Garminthedog.com

Isetta

 
This page deals with the rebuild of a british built Isetta that was started in the early nineties, went through a number of owners since then and arived at the toybox in a series of crates.
 
 1958 BMW Isetta (British built)

Isettas are pretty much the '57 Chevy of the American Microcar world. over 160,000 were made in the 50's and quite a few were exported and sold in the US. Allthough the largest producer was BMW in Germany, who bought the licenses from ISO, the developer and initial manufacturer, they were also built in France (Velam), Brittain (Isetta) and Brazil (Romi).
Where the US market imported their Isetta's straight from Germany, the Canadians, whom had retained a closer connection with Great Brittain ever 1776, were cursed with the Queens model. In a show of nationalist pride, the britts had modified their Isetta to omit all the good German parts and build them with Lucas Electronics and Girling brakes instead. 

Of course, my Isetta is one of those. Like most of my toys, it was bought on impulse for no good reason other than that I liked it. I had just dropped off the Amphicar in the middle of Canada when my buddy Ralph mentioned he had to take an Isetta in pieces out of his trailer so he could take a running car to Gould's annual Boston chin-dig. The princess gently tried to avoid the inevittable but never said "No". She later explained she thought it would have been futile anyway, so by the next morning the car transplant between trailers was complete. Now his trailer was empty and ours was filled with a shell of a car and a bunch of crates with parts. In my weak defence, we did have an empty trailer to drag back to Ohio and there was going to be a hole in the toybox where the Amphicar sat anyway.

 
The Beemer trailer transplant was a success.  It was now officially mine. All the parts came in a number of boxes







When we got it back home, it was time to take a closer look at the car. This is going to be a fascinating project. The vehicle was completely taken apart and it almost looks as if the frame was powdercoated. All the parts are clean, painted, buffed or even chromed and look like they're ready to go together. The body had seen some pretty extensive repairs as well but I think that was a while ago.

This looks like one of those projects someone started on and then moved to the next person. somewhere along the way, someone tried to start reassembly. They did not get much further than the right front wheel wich had been put together incorrectly, allong with items on a number of other parts, we started refering to that era as "a number of weekends gone horribly wrong".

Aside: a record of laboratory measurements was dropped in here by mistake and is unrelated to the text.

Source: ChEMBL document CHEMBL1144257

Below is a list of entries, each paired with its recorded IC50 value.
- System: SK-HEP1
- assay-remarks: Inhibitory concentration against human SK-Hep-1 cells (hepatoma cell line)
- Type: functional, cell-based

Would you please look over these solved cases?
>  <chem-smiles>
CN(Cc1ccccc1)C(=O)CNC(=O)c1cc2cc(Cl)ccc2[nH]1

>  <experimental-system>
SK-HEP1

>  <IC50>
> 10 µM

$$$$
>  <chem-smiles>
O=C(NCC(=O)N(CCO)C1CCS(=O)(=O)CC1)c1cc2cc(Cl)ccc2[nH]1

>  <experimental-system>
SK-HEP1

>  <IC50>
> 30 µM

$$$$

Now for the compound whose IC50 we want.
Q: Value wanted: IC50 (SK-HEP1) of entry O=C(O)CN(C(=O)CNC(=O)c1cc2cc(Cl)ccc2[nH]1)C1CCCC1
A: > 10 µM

The paintscheme was interesting. The car looked like some kind of demented police cruiser. Thankfully, it must have served as a storage rack since then, judging by the dents and gauges. This made the decision to repaint much easier. Looking through the treasures at the bodyshop, we found a gallon of smurf/dumpster blue paint, a leftover from an earlier project, that looked like it would fit this car well.

With summer here, the Isetta, no matter its size, was taking up valuable real-estate in the area needed to keep the other toys going. The shell was lifted off the body and brought to Sam for the repaint. The boxes were put away till winter and the frame was mounted against the wall behind the Segway



_________________________________________________________________________________________________________



7-27-2010: It did not take Sam very long to turn the shell into a more rudimentary canvas. I had not expected to see this much progress in a while but Sam was pretty anxious to find out what was hidden under the paint. although cars like the Isetta, Bond Bug or Messerschmitt seem to be trading at ever increasing prices now, they were once cheap and unwanted. If they survived that period, they could be expected to be in a pretty horrid shape with work performed to keep them running to be sub-standard and requiring a lot of work to correct.

Although I thought the bodywork had been done well, Sam disagreed and started rebuilding. massive amount of bodyfiller have been removed and previous body repairs have been redone, especially around the fenders and the floor. One item I learned was that lifting these cars by the bumpers, a popular activity when these things were new, really did a lot of damage to them







  
Looking through the paperwork that came with the car, we stumbled on some pictures from 1992 before any restauration was started. There is also a receipt about the sale of the car as a non-running project that needed a complete overhaul.
 
The very last shot shows the vehicle tucked away in a corner after bodywork had been started. It really put in perspective the amount of work that had been done over the years before I got it
1-9-11

With the body making steady progress, it came time to take all the parts from the shelves and start working on the Chassis in earnest. Other than some obvious parts that are not needed for a while, like the seat and windows, All the boxes were taken down and the parts were laid out and sorted based on what our impression was where they should go (Body or Frame) and re-boxed accordingly. All the loose screws, nuts and springs that came from the bottom of the boxes were put in a pile on the work bench.


Even though at first glance most of the big parts seem to be there, one thing that stood out was that the pile of bolts turned out to be a lot smaller than expected. Actually, I'm pretty well convinced there is not nearly enough to put the car back together. Luckily, most seems to be uncomplicated but metric hardware